How Followers of Christ Should Serve the Common Good
By Miroslav Volf
Posted by Darren Cronshaw on 20/05/2016

A Public Faith is an award-winning book from one of the world’s most respected theologians – Miroslav Volf who teaches at Yale Divinity School. Volf is a Croatian Christian who grew up in the former communist Yugoslavia, so knows the pressures of religious pluralism and aggressive secularism.

The first part of the book identifies and counters what Volf labels “faith’s malfunctions”. He draws on a broad literature of theology and political pluralism to navigate through and beyond the dichotomy of secularism and theocracy; religious withdrawal and religious totalitarianism; or passive accommodation to culture (idle faith) and expecting total transformation of culture (coercive faith). The secular vision is espoused not just by atheists, but by religious people who fear imposition of other faiths, or those convinced religion is best left as private and personal. Militant religious fundamentalists, such as Sayyid Qutb and his militant Islam or his equivalent in other religions, expect total saturation of public life with one religion. Volf argues both extremes reflect malfunctioning faith. Violent, oppressive and life-destroying faith is a malfunction, as is faith that is apathetic about the condition of the world and does nothing prophetically to help people thrive and to mend the world.

Volf offers an apology, instead, for public theology – that religious people ought to bring into the public square their visions for the good life and human flourishing. They key is to do this humbly and with respect of other faiths and diverse secular views, but not retreating from or downplaying Christian convictions. For example, the cure to Christian violence is not less faith, but more faith – not more blind religious zeal, but stronger and more intelligent commitment to the true essence of Christianity and its culture of peace.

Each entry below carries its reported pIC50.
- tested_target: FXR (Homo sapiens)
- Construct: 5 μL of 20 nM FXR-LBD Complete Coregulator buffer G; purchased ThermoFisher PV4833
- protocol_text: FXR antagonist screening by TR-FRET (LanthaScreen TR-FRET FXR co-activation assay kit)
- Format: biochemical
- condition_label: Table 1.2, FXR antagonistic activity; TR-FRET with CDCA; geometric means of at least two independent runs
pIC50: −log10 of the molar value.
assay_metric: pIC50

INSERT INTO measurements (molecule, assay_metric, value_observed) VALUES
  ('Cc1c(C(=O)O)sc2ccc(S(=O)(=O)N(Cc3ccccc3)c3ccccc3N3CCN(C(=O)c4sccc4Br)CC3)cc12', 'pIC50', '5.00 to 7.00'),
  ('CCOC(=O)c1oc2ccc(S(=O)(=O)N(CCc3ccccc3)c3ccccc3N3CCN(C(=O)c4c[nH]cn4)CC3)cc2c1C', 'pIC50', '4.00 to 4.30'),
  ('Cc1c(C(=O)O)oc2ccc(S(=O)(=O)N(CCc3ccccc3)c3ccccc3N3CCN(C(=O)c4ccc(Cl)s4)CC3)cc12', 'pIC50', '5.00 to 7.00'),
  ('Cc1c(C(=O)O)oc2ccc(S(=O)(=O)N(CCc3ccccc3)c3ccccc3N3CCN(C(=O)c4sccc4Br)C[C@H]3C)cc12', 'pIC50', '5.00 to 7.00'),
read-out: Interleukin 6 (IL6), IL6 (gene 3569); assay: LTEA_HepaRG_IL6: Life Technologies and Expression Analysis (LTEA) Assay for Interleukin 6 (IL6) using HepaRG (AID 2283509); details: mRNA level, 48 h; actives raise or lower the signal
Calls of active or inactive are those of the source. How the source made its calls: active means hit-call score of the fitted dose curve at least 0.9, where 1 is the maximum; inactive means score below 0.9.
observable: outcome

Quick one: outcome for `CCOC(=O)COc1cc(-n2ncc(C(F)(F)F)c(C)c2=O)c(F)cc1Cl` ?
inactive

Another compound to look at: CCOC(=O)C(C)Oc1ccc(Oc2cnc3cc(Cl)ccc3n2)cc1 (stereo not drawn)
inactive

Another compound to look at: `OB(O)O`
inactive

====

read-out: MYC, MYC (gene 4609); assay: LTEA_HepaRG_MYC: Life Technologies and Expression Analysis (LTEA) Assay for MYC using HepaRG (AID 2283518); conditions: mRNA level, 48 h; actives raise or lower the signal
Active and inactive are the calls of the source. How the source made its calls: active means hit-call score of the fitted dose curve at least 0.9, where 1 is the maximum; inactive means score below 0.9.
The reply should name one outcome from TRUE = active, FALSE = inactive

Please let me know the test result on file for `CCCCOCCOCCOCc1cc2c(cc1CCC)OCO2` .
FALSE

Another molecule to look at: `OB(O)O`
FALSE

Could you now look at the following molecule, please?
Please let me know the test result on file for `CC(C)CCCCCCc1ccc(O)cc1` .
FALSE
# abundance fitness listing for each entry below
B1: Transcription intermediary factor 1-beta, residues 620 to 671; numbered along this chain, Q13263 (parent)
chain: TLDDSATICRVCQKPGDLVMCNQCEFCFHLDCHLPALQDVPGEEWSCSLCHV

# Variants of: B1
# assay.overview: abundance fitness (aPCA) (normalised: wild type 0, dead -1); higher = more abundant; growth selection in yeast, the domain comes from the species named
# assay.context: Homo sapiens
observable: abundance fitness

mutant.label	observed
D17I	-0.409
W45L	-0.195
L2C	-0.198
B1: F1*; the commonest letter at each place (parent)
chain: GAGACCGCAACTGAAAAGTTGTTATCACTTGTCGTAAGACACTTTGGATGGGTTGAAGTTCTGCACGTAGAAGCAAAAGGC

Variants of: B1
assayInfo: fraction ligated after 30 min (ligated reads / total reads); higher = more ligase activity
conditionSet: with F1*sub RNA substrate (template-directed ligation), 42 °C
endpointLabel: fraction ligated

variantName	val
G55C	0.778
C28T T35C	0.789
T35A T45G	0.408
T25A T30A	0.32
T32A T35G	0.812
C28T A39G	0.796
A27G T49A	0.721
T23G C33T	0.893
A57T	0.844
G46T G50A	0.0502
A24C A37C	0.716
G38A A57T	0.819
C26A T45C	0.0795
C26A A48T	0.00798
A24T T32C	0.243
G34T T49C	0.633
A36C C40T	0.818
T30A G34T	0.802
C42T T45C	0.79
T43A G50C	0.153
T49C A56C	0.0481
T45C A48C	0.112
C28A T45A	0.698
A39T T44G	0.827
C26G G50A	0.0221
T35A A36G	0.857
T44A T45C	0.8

It is a humble and modest agenda of working for transformation that Volf proposes: “Christian communities must learn how to work vigorously for the limited change that is possible, to mourn over persistent and seemingly ineradicable evils, and to celebrate the good wherever it happens and whoever its agents are” (83). This is not about expecting all religions to be the same on one hand, or debating truth claims on the other hand, but inviting all voices to bring their unique traditions to bear on public issues. This may mean putting aside debates about truth claims, and focusing instead on generously living and working cooperatively together for human flourishing and the common good. This is intrinsic to the nature of churches being true to themselves: “The prophetic role of Christian communities – their engagement to mend the world, to foster human flourishing, and to serve the common good – is nothing but their identity projecting itself outward in word and deed” (96). Thus “engaged faith” that Volf unpacks in the second half of the book and which mends the world and serves the common good is the prescription for what he diagnoses in the first part as “faith’s malfunctions”.

The idea that most captured my imagination was to see witness as “sharing wisdom well” in ways that help foster human flourishing and the common good. This is not just a one-way flow, but learning together how to see human flourishing not merely as experiential satisfaction or individual success, but living for something larger including compassion for the poor and marginalised and living peacefully in a world of escalating conflict. All of us in the world need wisdom for these big issues. Volf concludes:

“Jews, Christians, and Muslims (as well as adherents of other world religions) have a common mission in the world. It is not just to roll up their sleeves and collaborate in stemming the relentless and rising tide of human misery, whether that comes in the form of disease, hunger, violated rights, or a polluted environment. The common mission is also to make plausible in contemporary culture that human beings will flourish only when the love of pleasure, a dominant driving force in our culture, gives way to the pleasure of love.” (145)

A Public Faith is a gift to the church and to the world, and an excellent book for activists and public theologians.

A PUBLIC FAITH: How Followers of Christ Should Serve the Common Good, by Miroslav Volf (Grand Rapids: Brazos, 2011)

This review was origin ally published in Australian Journal of Mission Studies 9:2 (December 2015), 78-77.